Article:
Complete Perforation.-Through and through perforations, as well as lateral perforations, are often described in postmortem examinations. They are circular or nearly oval, exceptionally linear with the Gras bullets and the Lebel bullet, which last is analogous to the Austrian Mannlicher and the German Mauser bullets. With pointed projectiles will linear wounds become less exceptional ? This is a matter to investigate.

The edges are clean, scarcely fimbriated; both above and below the lesion the internal tunics are not retracted.

The dimensions of the apertures are small or the contrary according to the greater or less velocity of the projectile. They are still smaller, with a pointed bullet of small diameter. As a general rule, both the walls of the artery are perforated.

Those gaping wounds, the spontaneous plugging of which was impossible, gave rise in former times to awful external hemorrhage; the blood poured freely from wounds with large external orifices. Now that these last contract, external bleeding is less fatal and less abundant; primary false aneurysms are more often seen, and they constitute a fortunate termination.

Complete Division.-This is more especially noticed in small arteries. In the larger vessels it seems to be caused by the action of bullets having a very high velocity. Deflected bullets and those from shrapnel very often produce it. A priori, these wounds would seem to be very grave; in reality they are not so, for the transverse tearing, the shreds and strips of the middle coat, the fraying out of the external coat at the two ends where the division has occurred, promote the formation of clots in the same way as the total narrowing of the walls is consecutive to retraction of, the two segments of the vessel. (During the Balkan War it was observed that at short distances, clear loss of substance of the artery, with hemorrhage, took place; at average distances there occurred lateral wounds, more frequently perforations, more rarely simple contusions, complete sections, the vessel being often contused and reduced to pulp, tearing of the artery when the bullet came from a cross direction; at long distances there were principally contusions.)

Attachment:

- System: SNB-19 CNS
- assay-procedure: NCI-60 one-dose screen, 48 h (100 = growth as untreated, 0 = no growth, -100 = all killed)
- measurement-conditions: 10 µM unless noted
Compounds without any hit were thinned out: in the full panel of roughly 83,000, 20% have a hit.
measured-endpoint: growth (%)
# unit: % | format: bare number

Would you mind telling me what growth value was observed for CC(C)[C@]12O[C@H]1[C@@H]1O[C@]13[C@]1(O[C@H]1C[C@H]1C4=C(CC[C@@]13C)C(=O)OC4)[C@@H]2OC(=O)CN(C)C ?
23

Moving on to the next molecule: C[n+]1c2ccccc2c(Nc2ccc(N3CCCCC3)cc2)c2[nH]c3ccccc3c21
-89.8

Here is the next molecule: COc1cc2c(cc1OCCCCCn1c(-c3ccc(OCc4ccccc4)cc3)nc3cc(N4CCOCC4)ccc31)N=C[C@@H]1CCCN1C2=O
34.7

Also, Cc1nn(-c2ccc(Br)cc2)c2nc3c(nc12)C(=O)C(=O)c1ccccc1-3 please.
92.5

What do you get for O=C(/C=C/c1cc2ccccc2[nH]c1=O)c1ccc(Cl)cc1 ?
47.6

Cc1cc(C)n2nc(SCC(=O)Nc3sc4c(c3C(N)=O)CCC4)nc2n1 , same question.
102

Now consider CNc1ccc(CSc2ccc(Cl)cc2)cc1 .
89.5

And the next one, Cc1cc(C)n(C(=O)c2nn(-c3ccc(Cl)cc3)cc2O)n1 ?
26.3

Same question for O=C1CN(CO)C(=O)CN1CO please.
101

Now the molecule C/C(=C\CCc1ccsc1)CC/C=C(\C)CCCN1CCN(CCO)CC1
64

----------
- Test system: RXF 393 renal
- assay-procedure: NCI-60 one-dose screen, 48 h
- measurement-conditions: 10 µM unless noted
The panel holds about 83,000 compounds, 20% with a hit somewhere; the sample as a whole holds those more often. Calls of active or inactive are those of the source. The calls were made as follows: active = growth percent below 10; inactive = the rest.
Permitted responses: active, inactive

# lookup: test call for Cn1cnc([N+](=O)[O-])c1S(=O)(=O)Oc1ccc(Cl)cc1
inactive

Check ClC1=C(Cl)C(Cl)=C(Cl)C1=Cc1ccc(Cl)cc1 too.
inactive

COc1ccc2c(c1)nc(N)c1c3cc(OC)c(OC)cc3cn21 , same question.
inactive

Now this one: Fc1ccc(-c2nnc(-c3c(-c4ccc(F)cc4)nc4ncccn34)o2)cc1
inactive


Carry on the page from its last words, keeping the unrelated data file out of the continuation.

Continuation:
Wounds of arteries the results of the bursting of shells present the characteristics oflesions caused by tearing, by direct cintusin, by lateral perforation or section (sharp pointed or linear fragments). Small shell splinters might produce linear perforation. Shrapnel bullets generally give rise to contusions of arteries, and less frequently to perforation and section.

When a limb is torn off by large projectiles or their big fragments, the vessel, besides being divided, is drawn out for some distance. Thus can be explained the absence of bleeding, in spite of the gaping of the large arteries.

Arterial wounds caused by splinters thrown out by the bursting of a shell are beyond all description.

The close relations of the large arteries to the large veins are the cause of both vessels being often wounded at the same time.

SYMPTOMATOLOGY - PROGNOSIS. - Everyone knows the fundamental signs of wounds of arteries: haemorrhage nearly always in jets; the bright colour of the blood. This bleeding way be stopped by proximal pressure; cessation of the pulse on the distal side of the vessel.

The concomitance of arterial and venous wounds rather mars the clearness of this description. Haemorrhage with narrow wounds often becomes haematoma, but this last brings with it a new sign - its pulsation.

External haemorrhage, in contradistinction to what one would suppose, is not always of great importance when large vessels are affected. Amongst twelve cases of lesions of large vessels Hildebrandt and Kuttner only found abundant haemorrhage six times, whilst there were five insignificant haemorrhages and one average bleeding. These are ambulance reports which really only deal with a part of the reality. Wounded men with grave haemorrhage succumb before arriving at the ambulance station if their external wounds are extensive.

A fact, the result of the experience acquired in recent wars, is that, by reason of the narrowness of the track made by the present bullets, and of the antisepsis or asepsis of the wounds, the prognosis of the lesions of the large vessels has been improved, a little, a very little, without, however, having become much less unfavourable. It is specially the prognosis of wounds of average-sized vessels that has been modified.


1. On the field of battle, at the receiving and first aid stations, indirect digital compression, followed at once by indirect mechanical compression, are the first methods to employ.

Indirect digital compression still retains its superiority for wounds of the carotid and of the subclavian.